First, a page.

Living Characters

  • Last updated on December 10, 2021

First published: 1929

Type of work: Novel

Type of plot: Neorealism

Time of work: The early twentieth century

Locale: Birmingham and Liverpool, England

Characters DiscussedLily Gates

Lily LivingGates, a woman in her twenties who takes care of three working-class men. Attractive, blonde, and bright, Lily wants desperately to break out of the boredom of her daily domestic chores. A romantic by nature who lost her mother as a child, she makes the most of her banal life. She falls in love with the romantic Bert Jones and elopes with him to Liverpool, where, unable to find his parents, he abandons her on the street. She returns home full of guilt and takes up her domestic duties as before. She resigns herself to living without love in Birmingham.

Joe Gates

Joe Gates, the father of Lily and a worker in the Dupret Foundry, a cynical, manipulative, selfish man in his sixties who tries to avoid work. He lives in the household of Mr. Craigan, his best friend, with his daughter and Mr. Dale. To advance himself at work, he befriends the notorious informer, Mr. Tupe, and spends drunken evenings with him. He threatens to blackmail his closest friend, Mr. Craigan, loses his job, and spends his remaining years in an alcoholic haze.

Mr. Craigan

Mr. Craigan, the head of the household and a master moulder at the foundry. He is in his mid-sixties and is a confirmed bachelor. Although he is not a relative, Lily Gates calls him Grandad. He provides a home for Lily, Joe Gates, and the young Mr. Dale. He uses his control benignly and is terrified of being abandoned by everyone in his old age even though he has put money away for his retirement years. He spends his nonworking hours listening to classical music and rereading the novels of Charles Dickens. Although he is highly respected at work by everyone, he is retired early because of his age.

Jim Dale

Jim Dale, an extremely attractive man in his twenties who works at the foundry. He is in love with Lily but is unable to articulate his feelings, though he regularly accompanies her to the cinema. He moves out when Lily elopes with Bert Jones, because the house would be unbearable without her.

Bert Jones

Bert Jones, a foundry worker in his mid-twenties. He falls in love with Lily Gates and promises to take her to Canada or Australia when he secures the funds from his parents. Impetuously, he elopes with Lily to Liverpool; however, after failing to locate his wandering family, he abandons her on the street and disappears forever.

Mr. Dupret

Mr. Dupret, the owner of the foundry, a man in his mid-sixties. He is an arrogant, stubborn, and contrary man who goes out of his way to punish anyone who tries to usurp his power. He refuses to change any of his costly operating procedures. He is habitually unfaithful to his wife and condescending toward his son, but loyal to the older employees. He dies toward the end of the novel.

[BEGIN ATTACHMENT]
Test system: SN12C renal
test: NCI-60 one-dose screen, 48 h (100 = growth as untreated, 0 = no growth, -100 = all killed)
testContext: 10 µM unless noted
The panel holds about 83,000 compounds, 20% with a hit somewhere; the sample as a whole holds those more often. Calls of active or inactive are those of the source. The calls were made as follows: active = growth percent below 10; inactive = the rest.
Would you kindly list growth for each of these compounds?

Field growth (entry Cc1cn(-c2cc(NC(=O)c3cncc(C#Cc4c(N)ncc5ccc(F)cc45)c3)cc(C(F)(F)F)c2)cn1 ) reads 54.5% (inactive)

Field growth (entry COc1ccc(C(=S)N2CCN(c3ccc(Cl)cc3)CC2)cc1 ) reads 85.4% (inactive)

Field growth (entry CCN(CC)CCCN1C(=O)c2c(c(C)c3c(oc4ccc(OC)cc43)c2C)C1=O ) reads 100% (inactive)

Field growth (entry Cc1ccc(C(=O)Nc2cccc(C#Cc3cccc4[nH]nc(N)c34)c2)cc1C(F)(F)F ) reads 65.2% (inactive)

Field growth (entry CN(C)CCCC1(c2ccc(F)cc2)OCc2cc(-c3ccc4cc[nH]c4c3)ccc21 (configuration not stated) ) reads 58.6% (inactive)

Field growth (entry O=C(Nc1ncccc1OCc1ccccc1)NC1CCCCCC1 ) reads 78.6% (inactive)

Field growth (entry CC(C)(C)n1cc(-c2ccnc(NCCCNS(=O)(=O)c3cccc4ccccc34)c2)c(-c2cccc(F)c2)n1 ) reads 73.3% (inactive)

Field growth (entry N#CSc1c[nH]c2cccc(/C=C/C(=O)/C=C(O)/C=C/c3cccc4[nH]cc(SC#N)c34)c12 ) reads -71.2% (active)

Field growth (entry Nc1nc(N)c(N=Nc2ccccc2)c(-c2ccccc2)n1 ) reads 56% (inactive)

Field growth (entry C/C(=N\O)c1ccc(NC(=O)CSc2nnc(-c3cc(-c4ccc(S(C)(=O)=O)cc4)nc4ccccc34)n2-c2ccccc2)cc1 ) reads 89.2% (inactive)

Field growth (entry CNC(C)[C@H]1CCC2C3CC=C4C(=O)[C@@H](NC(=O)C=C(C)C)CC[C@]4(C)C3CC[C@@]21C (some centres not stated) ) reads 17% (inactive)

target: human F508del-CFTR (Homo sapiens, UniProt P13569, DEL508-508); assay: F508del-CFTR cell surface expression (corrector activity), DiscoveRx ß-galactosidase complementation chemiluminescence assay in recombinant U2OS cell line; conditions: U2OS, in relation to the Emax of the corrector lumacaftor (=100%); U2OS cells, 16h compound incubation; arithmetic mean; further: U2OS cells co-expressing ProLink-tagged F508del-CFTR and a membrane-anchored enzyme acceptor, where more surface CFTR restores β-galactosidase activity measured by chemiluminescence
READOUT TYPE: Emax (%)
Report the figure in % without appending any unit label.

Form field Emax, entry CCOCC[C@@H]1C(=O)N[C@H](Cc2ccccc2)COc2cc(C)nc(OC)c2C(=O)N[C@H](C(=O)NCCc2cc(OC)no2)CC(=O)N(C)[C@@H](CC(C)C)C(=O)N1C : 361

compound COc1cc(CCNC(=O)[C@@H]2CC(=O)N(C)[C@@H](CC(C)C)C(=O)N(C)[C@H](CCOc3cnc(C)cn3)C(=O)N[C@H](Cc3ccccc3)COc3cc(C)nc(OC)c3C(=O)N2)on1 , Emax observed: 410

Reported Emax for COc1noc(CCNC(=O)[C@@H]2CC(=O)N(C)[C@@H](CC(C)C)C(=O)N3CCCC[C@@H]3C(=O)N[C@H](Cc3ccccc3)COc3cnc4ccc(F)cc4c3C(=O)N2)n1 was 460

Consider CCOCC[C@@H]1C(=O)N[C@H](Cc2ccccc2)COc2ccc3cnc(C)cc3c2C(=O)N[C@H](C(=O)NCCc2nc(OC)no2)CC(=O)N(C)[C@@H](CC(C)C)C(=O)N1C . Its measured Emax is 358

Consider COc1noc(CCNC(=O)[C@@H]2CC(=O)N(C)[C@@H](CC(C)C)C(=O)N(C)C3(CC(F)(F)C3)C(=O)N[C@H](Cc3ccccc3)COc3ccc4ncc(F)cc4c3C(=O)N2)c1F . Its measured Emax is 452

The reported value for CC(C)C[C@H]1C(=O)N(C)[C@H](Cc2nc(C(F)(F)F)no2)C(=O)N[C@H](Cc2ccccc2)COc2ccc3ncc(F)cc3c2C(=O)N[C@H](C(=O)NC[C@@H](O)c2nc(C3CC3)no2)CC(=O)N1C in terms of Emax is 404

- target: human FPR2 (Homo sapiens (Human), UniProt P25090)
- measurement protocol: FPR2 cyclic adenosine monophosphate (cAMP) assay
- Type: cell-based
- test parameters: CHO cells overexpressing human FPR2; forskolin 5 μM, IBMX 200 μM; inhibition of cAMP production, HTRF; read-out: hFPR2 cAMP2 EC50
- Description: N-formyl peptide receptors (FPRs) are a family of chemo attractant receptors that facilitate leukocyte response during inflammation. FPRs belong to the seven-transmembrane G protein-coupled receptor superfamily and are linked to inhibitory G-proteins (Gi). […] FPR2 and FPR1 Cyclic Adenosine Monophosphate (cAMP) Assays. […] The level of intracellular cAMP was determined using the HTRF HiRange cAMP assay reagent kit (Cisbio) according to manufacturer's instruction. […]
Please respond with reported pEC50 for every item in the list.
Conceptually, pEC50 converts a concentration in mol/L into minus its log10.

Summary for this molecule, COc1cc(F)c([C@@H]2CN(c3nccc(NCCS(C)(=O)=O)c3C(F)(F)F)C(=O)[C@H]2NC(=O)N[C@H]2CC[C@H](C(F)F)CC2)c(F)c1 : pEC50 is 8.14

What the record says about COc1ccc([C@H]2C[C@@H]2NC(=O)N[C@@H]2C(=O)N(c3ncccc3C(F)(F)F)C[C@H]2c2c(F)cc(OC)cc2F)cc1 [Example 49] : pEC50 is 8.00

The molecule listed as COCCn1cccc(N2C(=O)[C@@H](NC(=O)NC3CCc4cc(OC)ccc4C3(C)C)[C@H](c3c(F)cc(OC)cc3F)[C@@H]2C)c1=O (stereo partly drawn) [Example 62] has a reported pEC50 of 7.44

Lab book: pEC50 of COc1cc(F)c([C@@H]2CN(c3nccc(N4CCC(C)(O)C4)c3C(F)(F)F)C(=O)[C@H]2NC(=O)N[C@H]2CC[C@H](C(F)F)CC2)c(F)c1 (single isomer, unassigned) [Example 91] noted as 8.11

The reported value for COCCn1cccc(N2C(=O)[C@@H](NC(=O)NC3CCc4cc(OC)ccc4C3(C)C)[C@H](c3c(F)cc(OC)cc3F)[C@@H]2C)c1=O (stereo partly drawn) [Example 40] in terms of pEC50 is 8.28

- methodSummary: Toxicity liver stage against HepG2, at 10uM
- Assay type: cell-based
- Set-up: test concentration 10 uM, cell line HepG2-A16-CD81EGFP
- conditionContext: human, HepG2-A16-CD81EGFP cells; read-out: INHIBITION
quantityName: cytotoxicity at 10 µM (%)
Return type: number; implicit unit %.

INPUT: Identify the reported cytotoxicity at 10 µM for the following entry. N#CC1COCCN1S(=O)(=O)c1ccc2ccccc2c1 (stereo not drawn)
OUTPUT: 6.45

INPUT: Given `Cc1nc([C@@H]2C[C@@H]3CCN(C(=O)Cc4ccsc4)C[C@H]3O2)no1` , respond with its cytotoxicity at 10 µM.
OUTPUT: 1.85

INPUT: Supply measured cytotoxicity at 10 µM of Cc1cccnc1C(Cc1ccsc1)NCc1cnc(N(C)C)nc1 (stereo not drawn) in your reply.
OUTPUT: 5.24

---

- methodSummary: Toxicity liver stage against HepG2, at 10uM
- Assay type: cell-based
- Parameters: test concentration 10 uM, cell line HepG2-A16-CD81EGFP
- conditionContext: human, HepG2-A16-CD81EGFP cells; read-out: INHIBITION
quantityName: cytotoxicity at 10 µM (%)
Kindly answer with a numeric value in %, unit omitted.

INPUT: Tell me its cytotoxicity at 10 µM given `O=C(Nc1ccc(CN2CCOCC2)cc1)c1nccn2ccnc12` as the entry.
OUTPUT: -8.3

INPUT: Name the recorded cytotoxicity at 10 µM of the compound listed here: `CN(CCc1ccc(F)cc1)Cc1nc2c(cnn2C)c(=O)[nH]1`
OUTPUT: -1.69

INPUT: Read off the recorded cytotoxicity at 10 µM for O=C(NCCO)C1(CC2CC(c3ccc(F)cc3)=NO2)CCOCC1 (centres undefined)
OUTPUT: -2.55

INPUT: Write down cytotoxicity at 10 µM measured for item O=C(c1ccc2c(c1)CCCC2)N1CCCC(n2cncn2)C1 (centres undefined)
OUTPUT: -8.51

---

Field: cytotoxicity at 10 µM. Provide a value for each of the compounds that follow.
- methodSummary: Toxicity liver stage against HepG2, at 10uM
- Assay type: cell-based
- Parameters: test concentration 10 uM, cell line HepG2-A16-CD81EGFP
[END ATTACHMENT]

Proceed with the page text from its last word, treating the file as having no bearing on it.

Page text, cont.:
Richard Dupret

Richard Dupret, the naïve and awkward son of the owner of the company. Unable to get his father to take him seriously, he desperately wants to assert his authority. He succeeds in firing some of the less productive employees in the company after his father’s death.

Mr. Bridges

Mr. Bridges, the manager of the foundry, in his mid-sixties. A company man, he harshly enforces the disciplinary rules. Neurotically insecure, he indulges in complex power struggles with other bureaucrats and is deeply disturbed by anyone not following the chain of command. He loses his job because he is too old and cannot relinquish his antiquated managerial practices.

Mr. Tarver

Mr. Tarver, an engineer in his thirties. Seeing the waste in the foundry and the injustice done to the employees by the elder Mr. Dupret and Mr. Bridges, he attempts to correct the situation. Ambitious and somewhat manipulative, he succeeds in impressing Richard Dupret with his modernistic views on improving production.

Mr. Tupe

Mr. Tupe, a common laborer at the foundry, in his sixties. An informer, he tells the management everything that the workers are doing. A betrayer of his friends, he loses his job because of his age and spends his retirement begging for drinking money.

BibliographyBassoff, Bruce. Toward Loving: The Poetics of the Novel and the Practice of Henry Green, 1975.Mengham, Rod. The Idiom of the Time: The Writings of Henry Green, 1982.North, Michael. Henry Green and the Writing of his Generation, 1984.Odom, Keith. Henry Green, 1978.Weatherhead, A. Kingsley. A Reading of Henry Green, 1961.
Categories: Characters